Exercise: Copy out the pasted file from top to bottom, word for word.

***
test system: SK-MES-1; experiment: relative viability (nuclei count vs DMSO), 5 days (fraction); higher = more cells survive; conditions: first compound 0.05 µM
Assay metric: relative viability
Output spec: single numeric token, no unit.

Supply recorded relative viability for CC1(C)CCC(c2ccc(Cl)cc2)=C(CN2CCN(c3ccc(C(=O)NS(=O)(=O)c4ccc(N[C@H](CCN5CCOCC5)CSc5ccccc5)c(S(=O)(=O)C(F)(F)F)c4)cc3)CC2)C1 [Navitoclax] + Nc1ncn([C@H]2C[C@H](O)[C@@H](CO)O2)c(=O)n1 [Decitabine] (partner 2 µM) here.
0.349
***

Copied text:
test system: SK-MES-1; experiment: relative viability (nuclei count vs DMSO), 5 days (fraction); higher = more cells survive; conditions: first compound 0.05 µM
Assay metric: relative viability
Output spec: single numeric token, no unit.

Supply recorded relative viability for CC1(C)CCC(c2ccc(Cl)cc2)=C(CN2CCN(c3ccc(C(=O)NS(=O)(=O)c4ccc(N[C@H](CCN5CCOCC5)CSc5ccccc5)c(S(=O)(=O)C(F)(F)F)c4)cc3)CC2)C1 [Navitoclax] + Nc1ncn([C@H]2C[C@H](O)[C@@H](CO)O2)c(=O)n1 [Decitabine] (partner 2 µM) here.
0.349